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Results: 16
A Training Solution for Searching Female Suspects

A Training Solution for Searching Female Suspects

Female searches can be problematic for cops of both genders. Male officers are hamstrung by an inability to conduct such pat-downs, and female officers by their male counterparts' need to bring them to the scene to do the job.

February 24, 2011

Concealed Suspects: Into the Hearts of Darkness
Shots Fired: Scottsdale, Arizona 04/23/2006

Shots Fired: Scottsdale, Arizona 04/23/2006

This month, you're receiving an enhanced "Shots Fired" from POLICE Magazine. In addition to the usual gripping storytelling, we've also embedded links to the radio dispatch traffic, overhead thermal-image view from the helicopter and photos from the crime scene. Enjoy.

September 27, 2010

How You Can Become a Better Cop Right Now

How You Can Become a Better Cop Right Now

Becoming a better cop may not ensure formal recognition such as a promotion, but it'll virtually guarantee it informally. It'll simultaneously help you to do your job faster and increase your prospects to work elsewhere.

November 12, 2009

The State of American Law Enforcement - Damned If You Do, Damned If You Don't
The State of American Law Enforcement - Rules of Engagement

The State of American Law Enforcement - Rules of Engagement

In smaller agencies, policy manuals—if they existed—were just a few policy statements. Now there are multiple bound volumes that no officer can be expected to memorize, let alone understand. — Tom Aveni, Police Policy Studies Council

October 1, 2008

How to Develop Informants

Some cops could use a hug. Others could use a Huggy Bear. Like Starsky and Hutch's trusty tattletale, reliable informants provide us with a worm's eye view of their sordid social circles, a heads up on threats to officer safety, and the groundwork for search warrants. They hang in circles we wouldn't want to enter. There is no question that the access they have and the intelligence they acquire is often invaluable to law enforcement.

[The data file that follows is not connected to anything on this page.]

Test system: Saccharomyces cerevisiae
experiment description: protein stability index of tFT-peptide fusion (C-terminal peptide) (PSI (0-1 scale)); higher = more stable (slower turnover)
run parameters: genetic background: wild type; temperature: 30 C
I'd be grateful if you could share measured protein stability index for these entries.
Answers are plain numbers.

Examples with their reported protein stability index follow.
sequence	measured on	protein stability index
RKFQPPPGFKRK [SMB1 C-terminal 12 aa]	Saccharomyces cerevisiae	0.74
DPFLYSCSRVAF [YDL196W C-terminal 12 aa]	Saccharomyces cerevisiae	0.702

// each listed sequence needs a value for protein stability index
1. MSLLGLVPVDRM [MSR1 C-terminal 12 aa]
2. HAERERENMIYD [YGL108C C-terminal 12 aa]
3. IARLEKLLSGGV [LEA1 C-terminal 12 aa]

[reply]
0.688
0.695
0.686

August 1, 2007

The Tough Guy: Sheriff Joe Arpaio

The Tough Guy: Sheriff Joe Arpaio

At 75, Joe Arpaio is serving his fourth term as sheriff of Maricopa County, Ariz. It's a job he's held for 15 years, much to the delight of the voting population in the Phoenix area and much to the dismay of politically correct, civil liberties advocates who characterize his policies as cruel and the man himself as a dangerous dinosaur.

June 1, 2007

How to Interview a Child

How to Interview a Child

Interviewing a child is in some ways very similar to interviewing any crime victim but, in some ways, it's very different. The first hurdle is to get the child to open up.

June 1, 2007

How to Spot a Stolen Car

How to Spot a Stolen Car

There are many motivations for stealing cars. Some are taken by kids for so-called “joyrides.” Others are shipped to foreign countries and resold or chopped into parts. And more and more often, stolen cars are used to facilitate other crimes, including burglaries, robberies, assaults, and the transportation of narcotics and smuggled immigrants.

May 1, 2007

How to Avoid Burnout

Burnout is a modern American pandemic. Almost anybody who works an office job in this country has, at one time during his or her career, experienced apathy and lethargy while on the clock.

December 1, 2006

How to Work with the Media

Before you have to work with the press, you should become thoroughly familiar with two things: the law as it applies to journalists, and your agency’s policies and procedures for interacting with members of the news media.

October 1, 2006

How to Cope with a Shooting

One of the most stressful episodes an officer can face during his or her career is making the decision to shoot and dealing with the aftermath. Officer-involved shootings spawn a variety of questions, and many of them may be unanswerable.

July 1, 2006

How to Buy a Ballistic Vest

How to Buy a Ballistic Vest

How much is a cop’s safety worth? Despite safety concerns, due to shrinking budgets it’s becoming increasingly common for police departments to require officers to purchase their own body armor. Even when agencies pony up some money for ballistic vests, it’s usually not enough to buy the best of the best—which is what most officers want protecting them from bodily harm.

March 1, 2006

How to Cope with Looters

The looters hit the gun stores in New Orleans first, loading up with rifles and ammunition to better fend for the crimes to follow. Then they descended upon other stores. Before long, they moved from the business districts to nearby residences. And what Hurricane Katrina hadn’t ravaged or left destroyed, they did.

November 1, 2005